After the ensuing experiments, in which we tested some rocket motors against a force gauge and then launched a rocket with a big E motor down at the soccer field, I was remembering fondly my misadventures in model rocketry as a little girl, and decided I'd get back into the hobby.
After a few launches, though, I realized what had really enticed me was the simplicity of that diagram on the board, so I set out to build a controller that would outstrip the cheesy thing Estes manufactures, while being more reliable and easier to use.
This is the product, a simple model rocket launch control circuit you can build from a few inexpensive parts.
I built it from ~ $30 in parts in about an hour. Not bad considering it'd take me $30 and an hour's time to go buy Estes' launcher from Hobby People.
Note: I got all the parts at Radio Shack ('cause I'm lazy and impatient), but you can probably find them cheaper online.
Step 1: What You Will Need
- 4 AA battery holder (2x)
- 8 AA batteries
- plastic project enclosure
- flip-cover safety switch
- momentary pushbutton - for the launch button
- a strong glue that will bond plastic to plastic - I used Gorilla Glue.
- alligator clips (2x)
- some hookup wire
- at least 30 ft. of speaker or other two-conductor wire
- A drill
- 3/8 and 1/2 in. drill bits - and a smaller one for the speaker wire
- wire strippers
- wire cutters, or heavy-duty scissors
- a screwdriver
- soldering iron (and solder) - rudimentary soldering here, nothing fancy
- you get the idea =)
Step 2: Preparing the Project Enclosure
On one of the long sides, drill a smaller hole for the speaker wire.
Remember to take into account where you want the switches to be. In my case, I wanted the safety switch on the left and the launch button on the right.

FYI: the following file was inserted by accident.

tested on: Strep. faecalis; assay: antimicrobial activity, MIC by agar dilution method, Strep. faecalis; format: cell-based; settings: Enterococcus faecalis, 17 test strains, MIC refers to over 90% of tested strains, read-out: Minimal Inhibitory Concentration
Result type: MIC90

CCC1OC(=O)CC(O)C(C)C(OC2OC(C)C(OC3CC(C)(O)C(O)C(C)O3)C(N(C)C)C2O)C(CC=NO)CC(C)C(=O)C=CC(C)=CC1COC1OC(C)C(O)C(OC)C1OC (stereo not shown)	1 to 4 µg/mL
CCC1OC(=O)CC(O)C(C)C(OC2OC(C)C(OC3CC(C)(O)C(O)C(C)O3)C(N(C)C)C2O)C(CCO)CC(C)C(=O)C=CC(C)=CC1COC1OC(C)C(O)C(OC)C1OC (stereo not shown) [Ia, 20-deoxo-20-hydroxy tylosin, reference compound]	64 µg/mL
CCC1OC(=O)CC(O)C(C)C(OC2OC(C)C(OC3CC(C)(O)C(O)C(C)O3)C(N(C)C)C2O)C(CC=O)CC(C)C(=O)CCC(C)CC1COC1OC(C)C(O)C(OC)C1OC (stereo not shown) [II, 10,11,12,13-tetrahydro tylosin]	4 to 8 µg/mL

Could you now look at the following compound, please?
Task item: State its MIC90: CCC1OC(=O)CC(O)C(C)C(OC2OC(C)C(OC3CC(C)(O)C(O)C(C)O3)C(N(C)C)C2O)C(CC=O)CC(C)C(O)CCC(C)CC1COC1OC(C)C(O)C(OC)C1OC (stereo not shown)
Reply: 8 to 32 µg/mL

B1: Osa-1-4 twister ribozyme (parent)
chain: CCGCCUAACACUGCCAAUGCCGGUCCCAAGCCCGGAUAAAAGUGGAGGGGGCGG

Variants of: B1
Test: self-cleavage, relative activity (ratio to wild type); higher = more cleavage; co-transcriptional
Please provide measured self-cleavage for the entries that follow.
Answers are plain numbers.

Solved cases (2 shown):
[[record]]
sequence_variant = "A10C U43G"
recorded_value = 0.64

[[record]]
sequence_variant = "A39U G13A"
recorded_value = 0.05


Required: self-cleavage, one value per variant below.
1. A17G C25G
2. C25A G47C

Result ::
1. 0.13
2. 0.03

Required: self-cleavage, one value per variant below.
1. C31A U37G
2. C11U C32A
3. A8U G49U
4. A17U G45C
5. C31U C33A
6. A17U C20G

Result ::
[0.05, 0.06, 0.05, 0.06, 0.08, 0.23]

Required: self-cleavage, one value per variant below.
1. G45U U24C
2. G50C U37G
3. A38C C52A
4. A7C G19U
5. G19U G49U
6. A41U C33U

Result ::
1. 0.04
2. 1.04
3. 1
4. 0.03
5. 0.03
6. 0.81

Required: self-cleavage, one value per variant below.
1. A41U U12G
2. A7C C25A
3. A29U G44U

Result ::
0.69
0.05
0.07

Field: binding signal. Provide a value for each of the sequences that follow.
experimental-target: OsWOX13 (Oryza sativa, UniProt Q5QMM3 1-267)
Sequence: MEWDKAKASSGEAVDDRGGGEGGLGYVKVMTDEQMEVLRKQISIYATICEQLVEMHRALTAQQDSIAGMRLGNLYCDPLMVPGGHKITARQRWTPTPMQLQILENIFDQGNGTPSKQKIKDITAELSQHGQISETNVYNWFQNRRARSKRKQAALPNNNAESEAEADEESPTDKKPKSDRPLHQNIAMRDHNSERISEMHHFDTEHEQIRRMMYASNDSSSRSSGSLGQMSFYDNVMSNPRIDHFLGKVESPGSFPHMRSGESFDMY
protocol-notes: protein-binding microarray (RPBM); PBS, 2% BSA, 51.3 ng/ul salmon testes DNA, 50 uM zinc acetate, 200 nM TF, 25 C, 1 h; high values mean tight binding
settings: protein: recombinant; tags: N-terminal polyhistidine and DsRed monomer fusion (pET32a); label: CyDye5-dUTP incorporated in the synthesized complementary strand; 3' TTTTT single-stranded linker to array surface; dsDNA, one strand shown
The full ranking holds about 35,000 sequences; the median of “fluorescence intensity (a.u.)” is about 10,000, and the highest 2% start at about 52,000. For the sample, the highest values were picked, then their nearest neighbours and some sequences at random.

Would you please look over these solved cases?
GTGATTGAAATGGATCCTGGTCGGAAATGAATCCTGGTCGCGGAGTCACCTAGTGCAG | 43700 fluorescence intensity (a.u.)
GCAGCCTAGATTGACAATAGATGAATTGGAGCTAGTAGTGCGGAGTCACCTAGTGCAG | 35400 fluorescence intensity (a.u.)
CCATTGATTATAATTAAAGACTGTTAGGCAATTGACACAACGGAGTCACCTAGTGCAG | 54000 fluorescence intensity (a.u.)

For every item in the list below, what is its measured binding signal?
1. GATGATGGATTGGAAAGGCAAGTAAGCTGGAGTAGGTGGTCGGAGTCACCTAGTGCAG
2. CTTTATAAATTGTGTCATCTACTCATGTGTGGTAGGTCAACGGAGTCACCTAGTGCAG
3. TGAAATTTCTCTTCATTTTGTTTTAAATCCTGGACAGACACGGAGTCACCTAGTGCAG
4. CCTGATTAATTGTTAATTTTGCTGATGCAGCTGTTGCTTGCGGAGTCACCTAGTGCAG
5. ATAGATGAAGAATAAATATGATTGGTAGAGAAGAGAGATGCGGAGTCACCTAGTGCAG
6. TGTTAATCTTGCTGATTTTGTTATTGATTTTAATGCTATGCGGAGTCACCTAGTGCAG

Step 3: Attaching the Battery Holders
I used Gorilla Glue, so these directions are for that:
1. sand both surfaces to be bonded
2. lightly dampen one surface
3. spread glue over the area to be bonded
4. clamp and let dry for at least 30 minutes
I was going to use epoxy for this, but our Radio Shack doesn't stock it anymore, and I was too lazy to go to Home Depot just to get some.
Step 4: Preparing the Speaker Wire
Strip some insulation off the end of and attach an alligator clip.to each lead. It doesn't really matter which is which, but I used red and black to indicate positive and negative anyway.
Take the other end of the speaker wire and slip it into the project enclosure via the small hole you drilled on the side in step 2. Divide this end too, but just enough to reach both the safety switch and the launch button. Strip some insulation off the end of each lead. These will be soldered to the two switches to complete the circuit.
Step 5: Soldering the Safety Switch
Fire up your soldering iron and wire the battery holders in parallel (for 6V) to the safety switch. Solder the red leads to the pin labeled "power" and the black leads to the pin labeled "ground."
Take one of the leads from the split speaker wire - the end inside the project enclosure - and solder that to the "ground" pin also.
Finally, cut a short length of hookup wire - it only needs to reach from one switch to the other, strip a bit of insulation off each end, and solder one end to the "ACC" pin on the safety switch. This is the pin the current will flow out of when the switch is engaged. That's why I picked red hookup wire.
Step 6: Installing the Switches
Safety SwitchSlip the spacer (black plastic ring - see picture) around the body of the safety switch and line up the groove to fit the square part.
Poke the switch up through the 1/2 in. hole in the top of the project enclosure, then slip on the cover assembly. Finally, secure it to the enclosure with the nut (see image if you're not sure what I'm referring to.)
Launch ButtonUnscrew the metal nut from the pushbutton and remove the metal ring as well, then push the button down through the 3/8 in. hole in the top of the project enclosure and replace the ring, then tighten it down with the nut.
Finally, get the soldering iron back out and wire the loose lead from the speaker wire and the hookup wire from the safety switch to the launch button. Don't worry about which pin is which - it doesn't matter.
Step 7: Finishing Up
That's it!Test your new controller with an LED (and an appropriate resistor) or sacrifice a rocket igniter, and button up the enclosure.
- "ARM" and "FIRE" labels would be a nice touch
- a proper test LED that checks the whole circuit
- something even cooler than the flip-cover switch, like a key or something
- rechargeable batteries and an AC adapter jack